The Littlest Wiseman

FORT WORTH, Texas, Dec 04, 2017 (SEND2PRESS NEWSWIRE) — The Fort Worth production of The Littlest Wiseman started as a modest junior high school play about the humble birth of Jesus. Now in its 57th consecutive annual run, the play has evolved into an elaborate production that is one of Fort Worth’s longest-running Christmas season entertainment events.

“It’s a very simple heartfelt story set against amazing visuals and stunning scenery,” said Assistant Director Suzi McLaughlin, a 44-year veteran of the production who was director for 17 years.

But the production wasn’t always so elaborate as it is now, a cast member of the early years said.

“The play was a lot simpler – ‘pretty much bare bones’ – during the first years when The Littlest Wiseman was staged at McLean Junior High School,” said Lloyd Walsh. “It was short and simple and didn’t have singing and dancing. It was just a simple junior high play.”

Walsh’s parents, the late F. Howard and Mary D. Walsh, first saw the play in Colorado Springs, Colo. The Littlest Wiseman was written by the Walsh’s longtime friend, the late Dr. Lloyd Shaw, superintendent of Cheyenne Mountain School District in Colorado where the play was staged for many years beginning in 1917. Shaw included poetry written by his wife, the late Dorothy Stott Shaw, throughout the script.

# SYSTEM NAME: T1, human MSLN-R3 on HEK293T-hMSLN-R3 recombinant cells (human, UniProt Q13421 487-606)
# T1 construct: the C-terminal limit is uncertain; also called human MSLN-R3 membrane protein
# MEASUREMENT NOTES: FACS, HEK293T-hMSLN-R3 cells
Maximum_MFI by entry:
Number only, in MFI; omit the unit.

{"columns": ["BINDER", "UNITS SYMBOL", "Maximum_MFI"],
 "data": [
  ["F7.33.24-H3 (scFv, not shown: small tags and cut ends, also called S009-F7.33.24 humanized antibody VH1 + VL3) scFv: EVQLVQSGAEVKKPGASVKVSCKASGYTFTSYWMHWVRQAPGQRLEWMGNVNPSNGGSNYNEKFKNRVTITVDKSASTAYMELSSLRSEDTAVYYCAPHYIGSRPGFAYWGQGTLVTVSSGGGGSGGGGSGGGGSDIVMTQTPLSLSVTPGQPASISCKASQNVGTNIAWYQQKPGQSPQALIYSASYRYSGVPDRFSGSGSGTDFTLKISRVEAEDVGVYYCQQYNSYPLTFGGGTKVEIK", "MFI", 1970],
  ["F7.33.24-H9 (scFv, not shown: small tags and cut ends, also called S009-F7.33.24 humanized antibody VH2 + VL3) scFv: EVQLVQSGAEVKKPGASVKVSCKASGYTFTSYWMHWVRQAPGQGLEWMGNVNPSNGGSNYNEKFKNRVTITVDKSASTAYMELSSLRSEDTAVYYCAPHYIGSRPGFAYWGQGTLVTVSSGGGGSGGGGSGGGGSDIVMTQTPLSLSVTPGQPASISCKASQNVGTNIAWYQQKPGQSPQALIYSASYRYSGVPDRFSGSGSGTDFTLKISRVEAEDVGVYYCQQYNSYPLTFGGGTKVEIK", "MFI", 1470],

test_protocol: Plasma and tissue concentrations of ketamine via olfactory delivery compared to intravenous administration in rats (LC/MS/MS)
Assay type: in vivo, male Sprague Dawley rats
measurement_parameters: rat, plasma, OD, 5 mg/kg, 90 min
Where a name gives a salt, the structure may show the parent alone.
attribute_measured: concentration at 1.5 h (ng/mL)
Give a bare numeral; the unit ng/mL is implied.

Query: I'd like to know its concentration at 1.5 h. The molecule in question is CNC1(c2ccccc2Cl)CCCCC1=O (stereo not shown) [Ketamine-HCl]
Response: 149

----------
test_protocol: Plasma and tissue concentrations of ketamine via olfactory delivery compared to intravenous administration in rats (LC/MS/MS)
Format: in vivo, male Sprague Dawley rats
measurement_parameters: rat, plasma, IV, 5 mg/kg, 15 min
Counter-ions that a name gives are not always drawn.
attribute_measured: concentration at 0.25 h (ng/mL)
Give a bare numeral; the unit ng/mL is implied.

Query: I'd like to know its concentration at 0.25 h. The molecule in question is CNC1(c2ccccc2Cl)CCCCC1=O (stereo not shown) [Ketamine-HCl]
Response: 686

“My parents were very close with the Shaws,” Walsh said, and they thought the play ‘was so special’ that “they wanted a Christmas pageant here [in Fort Worth] to give as many people as possible exposure to the story of Christmas.”

The late Joe Cleveland, music teacher at McLean, produced and directed the initial Fort Worth production. It was his idea to add a bell choir to the school’s music curriculum and to include the bells in a carol service before play performances. The Walshes agreed and purchased a set of bells for the school. Lloyd Walsh was among the original members of the bell choir, which was formed in 1964 and first participated in “The Littlest Wiseman” that year. In honor of their friend, the Walshes named the group The Dorothy Shaw Bell Choir.

“In 1966, the production moved from McLean to the newly opened Scott Theatre. The move offered opportunities for the production to expand and add more elaborate staging,” said Walsh.

A grant from the Walsh Foundation funds all aspects of the production, which is truly a gift to the community because every seat at every performance is free.

Reserved tickets are still available for each of the remaining nine 2017 performances.

December 2 – 3 p.m. and 7:30 p.m.
December 3 – 3 p.m.
December 5 thru 8 – 7:30 p.m.
December 9 and 10 – 3 p.m.

Performances are in the Fort Worth Cultural District at the William Edrington Scott Theatre located within the Fort Worth Community Arts Center, 1300 Gendy St., Fort Worth, TX 76107.

Tickets may be reserved at

Learn more about the The Dorothy Shaw Bell Choir at:

Scott Meneely

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